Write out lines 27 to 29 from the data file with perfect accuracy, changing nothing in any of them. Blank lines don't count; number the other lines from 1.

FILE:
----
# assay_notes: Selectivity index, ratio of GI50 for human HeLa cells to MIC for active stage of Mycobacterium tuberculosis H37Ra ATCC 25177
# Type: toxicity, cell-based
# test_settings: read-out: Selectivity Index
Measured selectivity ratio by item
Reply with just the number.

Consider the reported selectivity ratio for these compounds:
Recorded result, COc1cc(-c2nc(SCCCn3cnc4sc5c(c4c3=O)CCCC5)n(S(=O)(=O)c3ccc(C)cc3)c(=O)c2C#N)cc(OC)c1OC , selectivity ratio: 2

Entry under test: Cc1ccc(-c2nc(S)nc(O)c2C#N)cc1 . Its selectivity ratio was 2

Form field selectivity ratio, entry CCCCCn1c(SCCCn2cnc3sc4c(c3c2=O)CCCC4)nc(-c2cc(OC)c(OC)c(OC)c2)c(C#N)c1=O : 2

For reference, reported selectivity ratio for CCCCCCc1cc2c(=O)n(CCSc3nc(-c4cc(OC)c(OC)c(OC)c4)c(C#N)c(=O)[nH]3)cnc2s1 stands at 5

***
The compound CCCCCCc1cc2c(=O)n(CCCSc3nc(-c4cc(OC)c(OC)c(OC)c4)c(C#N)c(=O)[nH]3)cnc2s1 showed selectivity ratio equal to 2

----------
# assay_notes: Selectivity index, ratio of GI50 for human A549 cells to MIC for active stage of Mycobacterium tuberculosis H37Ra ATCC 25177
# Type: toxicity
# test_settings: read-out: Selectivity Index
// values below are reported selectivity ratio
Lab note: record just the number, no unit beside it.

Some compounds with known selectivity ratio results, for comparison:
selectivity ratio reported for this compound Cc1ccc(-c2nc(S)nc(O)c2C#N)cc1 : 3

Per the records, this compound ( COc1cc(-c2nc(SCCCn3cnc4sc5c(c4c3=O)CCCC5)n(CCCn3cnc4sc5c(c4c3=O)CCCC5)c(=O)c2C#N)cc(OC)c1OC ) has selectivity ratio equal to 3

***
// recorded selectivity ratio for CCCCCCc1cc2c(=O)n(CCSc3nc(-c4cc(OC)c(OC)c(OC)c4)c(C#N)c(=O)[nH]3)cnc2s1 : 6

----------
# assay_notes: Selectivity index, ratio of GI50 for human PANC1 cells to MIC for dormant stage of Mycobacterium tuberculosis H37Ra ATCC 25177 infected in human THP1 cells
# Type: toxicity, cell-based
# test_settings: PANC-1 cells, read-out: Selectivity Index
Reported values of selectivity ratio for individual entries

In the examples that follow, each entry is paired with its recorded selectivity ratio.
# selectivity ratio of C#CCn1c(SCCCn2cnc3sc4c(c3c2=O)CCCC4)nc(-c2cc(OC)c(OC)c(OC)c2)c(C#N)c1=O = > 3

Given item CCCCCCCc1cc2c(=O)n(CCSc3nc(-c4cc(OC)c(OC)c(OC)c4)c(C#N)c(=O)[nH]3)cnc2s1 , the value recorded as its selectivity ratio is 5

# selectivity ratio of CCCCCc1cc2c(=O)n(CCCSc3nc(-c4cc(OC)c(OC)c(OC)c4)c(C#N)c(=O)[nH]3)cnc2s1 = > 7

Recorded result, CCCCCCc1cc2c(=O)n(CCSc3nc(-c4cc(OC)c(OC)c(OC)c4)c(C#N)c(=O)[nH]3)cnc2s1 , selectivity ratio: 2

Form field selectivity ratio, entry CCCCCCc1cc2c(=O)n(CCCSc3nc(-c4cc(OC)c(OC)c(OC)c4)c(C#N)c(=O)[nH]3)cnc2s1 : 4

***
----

# test_settings: PANC-1 cells, read-out: Selectivity Index
Reported values of selectivity ratio for individual entries

In the examples that follow, each entry is paired with its recorded selectivity ratio.